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It's Not Easy on Either Side of the Bed...

Updated: May 6, 2021

Health, Wealth and Happiness...we all put plans in place in our lives to ensure we are happy, healthy and have enough money to support ourselves through the “golden years”.  We look to financial advisors to help us plan for our future and physicians to help us live healthy and thrive. When the stock market or our investments decline, and we're losing money, we look to our advisors for guidance in what to do next.  When our health declines we look to our physicians for guidance and support to walk us through the journey. Until you actually live with a disease, can you understand the sense of urgency you experience to find someone who knows what to do about the thing that is uprooting your life and taking control...How our story starts, determines how it ends, and how we show up as professionals along that journey, directly impacts the stories our families create along the way.

When I first started supporting families along their journey’s as a Social Worker, I struggled with finding the right word or phrase that would ease their suffering, grief and uncertainty. I believed that my job was to fix the situation by connecting people to resources and getting a plan in place, and everything would be better...Did it help? Absolutely! That is imperative to a successful foundation, but it is not the part that matters.  Today, based on my own personal experiences and understanding, the magic is in the listening! It's imperative we have the guidance to help us identify our unique obstacles, and find our own solutions. The vulnerability and compassion to sit with us when we grieve what should have been, and help us re-frame what is possible today, so we can live in spite of the disease and not be at the mercy of it is an eternal gift.

I have recently watched a discussion on You Tube between 5 Doctors and 2 Family Caregivers about how to support Caregivers and help them to “take care of themselves”... They were reviewing a case study of a woman who was presenting at the doctors office complaining of persistent cold like symptoms. The one doctors approach was to dig a little deeper as her symptoms were not consistent with the common cold.  The probe to get more information however, resembled a beat down of “what are YOU doing to get this way”, rather than leading with curiosity and grace to identify something in her world that may be causing stress and manifesting as a Cold.  The Doctor then proceeded to say that her advice would have been that, "She could not do it all, and she would have to stop and take care of herself" and get some help. I would imagine to the Doctor this sounds clinically acceptable, however to the Caregiver, what you just told her is that she is failing, after she has worked so hard to get a rhythm and plan to keep everyone she loves safe, secure and living their life.   I believe the intention of the Doctor is to help, but the impact is devastating.... in those 10 minutes her world as a Caregiver is turned upside down and the stress is exponentially magnified.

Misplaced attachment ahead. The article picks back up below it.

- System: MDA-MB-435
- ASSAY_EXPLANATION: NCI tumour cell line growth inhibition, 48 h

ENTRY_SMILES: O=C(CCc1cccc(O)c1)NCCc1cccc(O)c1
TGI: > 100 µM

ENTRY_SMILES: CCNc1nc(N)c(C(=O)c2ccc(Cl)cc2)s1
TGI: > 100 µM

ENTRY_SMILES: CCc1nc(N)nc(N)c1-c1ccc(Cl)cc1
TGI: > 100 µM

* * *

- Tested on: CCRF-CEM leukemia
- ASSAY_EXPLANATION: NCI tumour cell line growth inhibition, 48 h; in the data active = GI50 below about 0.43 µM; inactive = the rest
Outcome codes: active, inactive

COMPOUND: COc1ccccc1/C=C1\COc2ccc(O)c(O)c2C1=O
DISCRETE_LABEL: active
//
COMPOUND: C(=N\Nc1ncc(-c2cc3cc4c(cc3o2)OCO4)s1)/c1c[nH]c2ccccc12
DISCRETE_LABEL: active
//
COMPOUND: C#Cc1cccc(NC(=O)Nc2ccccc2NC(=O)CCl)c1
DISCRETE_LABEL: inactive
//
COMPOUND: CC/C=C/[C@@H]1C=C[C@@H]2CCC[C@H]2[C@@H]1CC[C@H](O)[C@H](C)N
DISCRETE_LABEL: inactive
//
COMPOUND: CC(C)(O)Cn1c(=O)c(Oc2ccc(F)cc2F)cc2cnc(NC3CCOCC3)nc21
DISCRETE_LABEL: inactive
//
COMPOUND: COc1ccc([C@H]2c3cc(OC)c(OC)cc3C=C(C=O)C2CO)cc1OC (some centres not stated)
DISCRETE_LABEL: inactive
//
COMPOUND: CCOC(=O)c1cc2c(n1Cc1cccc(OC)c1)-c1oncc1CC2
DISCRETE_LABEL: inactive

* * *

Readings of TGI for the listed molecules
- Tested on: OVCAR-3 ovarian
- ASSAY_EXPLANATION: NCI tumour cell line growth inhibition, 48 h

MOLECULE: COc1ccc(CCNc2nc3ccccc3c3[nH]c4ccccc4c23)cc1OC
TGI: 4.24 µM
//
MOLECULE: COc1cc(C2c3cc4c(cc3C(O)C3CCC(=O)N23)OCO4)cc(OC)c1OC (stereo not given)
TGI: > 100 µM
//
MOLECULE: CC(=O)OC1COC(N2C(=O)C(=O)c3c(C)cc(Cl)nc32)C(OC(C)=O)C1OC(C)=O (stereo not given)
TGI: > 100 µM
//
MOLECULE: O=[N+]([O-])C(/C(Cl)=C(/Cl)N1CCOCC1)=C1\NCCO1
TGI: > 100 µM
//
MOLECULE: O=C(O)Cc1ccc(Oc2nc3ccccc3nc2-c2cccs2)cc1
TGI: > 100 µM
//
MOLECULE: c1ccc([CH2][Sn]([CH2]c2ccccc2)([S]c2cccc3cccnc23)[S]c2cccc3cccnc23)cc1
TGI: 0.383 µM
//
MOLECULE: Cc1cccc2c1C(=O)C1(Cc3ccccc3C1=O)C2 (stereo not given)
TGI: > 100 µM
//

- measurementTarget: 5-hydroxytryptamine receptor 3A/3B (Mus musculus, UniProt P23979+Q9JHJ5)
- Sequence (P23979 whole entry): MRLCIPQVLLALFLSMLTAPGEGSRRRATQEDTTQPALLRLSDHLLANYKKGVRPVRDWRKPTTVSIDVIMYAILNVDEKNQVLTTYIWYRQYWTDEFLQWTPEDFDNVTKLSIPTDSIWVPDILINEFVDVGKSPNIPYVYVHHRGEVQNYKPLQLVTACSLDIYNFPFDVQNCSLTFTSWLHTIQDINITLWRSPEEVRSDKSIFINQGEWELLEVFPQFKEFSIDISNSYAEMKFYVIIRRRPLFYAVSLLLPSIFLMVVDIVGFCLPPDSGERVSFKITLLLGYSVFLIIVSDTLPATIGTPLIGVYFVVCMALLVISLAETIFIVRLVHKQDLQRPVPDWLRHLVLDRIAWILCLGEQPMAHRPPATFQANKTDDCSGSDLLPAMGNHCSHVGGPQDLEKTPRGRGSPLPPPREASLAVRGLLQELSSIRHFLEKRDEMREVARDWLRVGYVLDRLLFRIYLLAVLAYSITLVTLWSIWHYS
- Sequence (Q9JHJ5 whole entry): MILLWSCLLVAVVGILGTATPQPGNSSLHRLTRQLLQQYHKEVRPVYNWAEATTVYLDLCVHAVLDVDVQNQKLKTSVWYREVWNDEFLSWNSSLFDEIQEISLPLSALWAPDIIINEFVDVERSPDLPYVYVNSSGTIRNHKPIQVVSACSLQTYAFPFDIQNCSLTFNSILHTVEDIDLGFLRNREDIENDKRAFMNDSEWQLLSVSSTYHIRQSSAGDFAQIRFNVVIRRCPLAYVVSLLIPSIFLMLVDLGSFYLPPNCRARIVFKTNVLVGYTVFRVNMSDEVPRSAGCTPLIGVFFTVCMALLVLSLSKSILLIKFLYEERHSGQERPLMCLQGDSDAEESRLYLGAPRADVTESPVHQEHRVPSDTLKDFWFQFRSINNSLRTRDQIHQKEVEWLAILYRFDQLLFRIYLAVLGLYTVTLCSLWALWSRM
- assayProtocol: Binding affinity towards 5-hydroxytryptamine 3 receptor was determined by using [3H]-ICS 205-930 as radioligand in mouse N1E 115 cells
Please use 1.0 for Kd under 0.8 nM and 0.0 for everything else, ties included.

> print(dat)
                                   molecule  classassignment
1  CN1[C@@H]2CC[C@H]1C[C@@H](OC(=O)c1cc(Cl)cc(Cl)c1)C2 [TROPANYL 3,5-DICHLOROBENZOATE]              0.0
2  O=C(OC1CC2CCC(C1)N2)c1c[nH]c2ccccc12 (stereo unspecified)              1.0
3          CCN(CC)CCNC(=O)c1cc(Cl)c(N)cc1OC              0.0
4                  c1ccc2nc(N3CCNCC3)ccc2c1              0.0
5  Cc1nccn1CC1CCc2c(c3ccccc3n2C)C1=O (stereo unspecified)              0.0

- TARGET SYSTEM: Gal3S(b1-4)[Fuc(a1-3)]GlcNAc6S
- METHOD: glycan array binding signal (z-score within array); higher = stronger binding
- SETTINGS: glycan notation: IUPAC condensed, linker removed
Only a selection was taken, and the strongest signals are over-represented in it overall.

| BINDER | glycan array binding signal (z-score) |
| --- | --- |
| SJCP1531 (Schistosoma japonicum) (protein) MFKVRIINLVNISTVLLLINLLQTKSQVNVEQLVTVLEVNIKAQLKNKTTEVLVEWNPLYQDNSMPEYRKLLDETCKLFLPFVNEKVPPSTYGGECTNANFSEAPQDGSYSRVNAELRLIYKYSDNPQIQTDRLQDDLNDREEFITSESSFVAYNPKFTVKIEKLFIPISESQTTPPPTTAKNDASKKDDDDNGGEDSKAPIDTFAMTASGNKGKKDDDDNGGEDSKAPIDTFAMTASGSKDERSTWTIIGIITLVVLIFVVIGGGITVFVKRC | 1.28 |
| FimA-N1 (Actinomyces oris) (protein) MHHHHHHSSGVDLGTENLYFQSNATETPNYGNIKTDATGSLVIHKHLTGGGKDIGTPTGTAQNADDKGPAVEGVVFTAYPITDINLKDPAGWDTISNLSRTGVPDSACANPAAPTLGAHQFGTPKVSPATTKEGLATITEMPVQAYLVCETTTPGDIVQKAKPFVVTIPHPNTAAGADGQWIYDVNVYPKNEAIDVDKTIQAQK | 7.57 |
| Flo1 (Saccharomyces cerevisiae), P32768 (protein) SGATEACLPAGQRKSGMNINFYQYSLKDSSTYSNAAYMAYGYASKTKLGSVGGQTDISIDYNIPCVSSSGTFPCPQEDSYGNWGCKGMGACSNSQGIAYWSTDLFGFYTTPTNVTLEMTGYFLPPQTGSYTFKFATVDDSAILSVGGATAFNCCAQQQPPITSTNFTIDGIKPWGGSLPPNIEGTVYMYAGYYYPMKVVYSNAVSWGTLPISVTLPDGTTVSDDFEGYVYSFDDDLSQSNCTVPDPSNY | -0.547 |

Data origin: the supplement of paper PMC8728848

Ironically, during this discussion, the Family Caregivers said that their biggest challenge was getting the doctors and professionals to listen to them about how the disease is impacting their lives, what they thought they needed from a treatment perspective, and what their fears and uncertainty were as the journey progressed.   No one on the panel addressed or acknowledged the Caregivers experience, nor showed interest in adjusting their practices, or even considering what the journey is like on that side of the bed. It was all about what the Doctors would “tell” them... Interesting note, they have all wrote books about this... I believe this happens because our system was built on supporting the disease not the people who are living with the disease.

Person Centered Care and the human experience is not about how you fix and manage the’s about how you help families feel about having it... We're all just trying to figure it out on both sides of the bed. Let us lead with grace and curiosity as professionals and help us to recognize that our job is to see the things our families can’t....

I have learned that we've all been taught either on purpose or by accident that support means fixing.  Community resources absolutely are part of the solution and set a foundation for success.  This is not the magic wand...   The magic is in listening to our story of how this disease is affecting our lives, being vulnerable enough to go to our humanness and say “wow, I can’t imagine, that stinks”, and then simply be present, not to fix, but to feel. Presence... The magic is in helping us sort out all of our feelings, challenges, and uncertainties and filling in the gaps with the answers to the questions we don’t know how to ask....

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